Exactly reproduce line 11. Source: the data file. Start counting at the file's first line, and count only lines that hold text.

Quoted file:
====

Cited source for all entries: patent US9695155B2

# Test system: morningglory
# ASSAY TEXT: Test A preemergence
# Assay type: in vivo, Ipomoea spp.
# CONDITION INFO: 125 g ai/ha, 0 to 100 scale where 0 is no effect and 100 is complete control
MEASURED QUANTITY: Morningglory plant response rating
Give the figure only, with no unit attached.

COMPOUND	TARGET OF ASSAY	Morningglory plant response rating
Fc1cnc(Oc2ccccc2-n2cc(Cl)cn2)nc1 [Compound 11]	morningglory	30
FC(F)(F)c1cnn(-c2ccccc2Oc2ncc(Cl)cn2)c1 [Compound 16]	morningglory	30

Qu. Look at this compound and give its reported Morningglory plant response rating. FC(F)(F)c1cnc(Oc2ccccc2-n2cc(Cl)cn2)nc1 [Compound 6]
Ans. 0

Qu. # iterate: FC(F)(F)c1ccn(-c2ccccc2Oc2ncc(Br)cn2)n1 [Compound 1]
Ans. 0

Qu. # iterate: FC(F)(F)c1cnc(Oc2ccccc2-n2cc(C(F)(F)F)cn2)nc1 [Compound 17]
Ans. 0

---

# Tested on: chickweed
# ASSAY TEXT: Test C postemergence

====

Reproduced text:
Qu. Look at this compound and give its reported Morningglory plant response rating. FC(F)(F)c1cnc(Oc2ccccc2-n2cc(Cl)cn2)nc1 [Compound 6]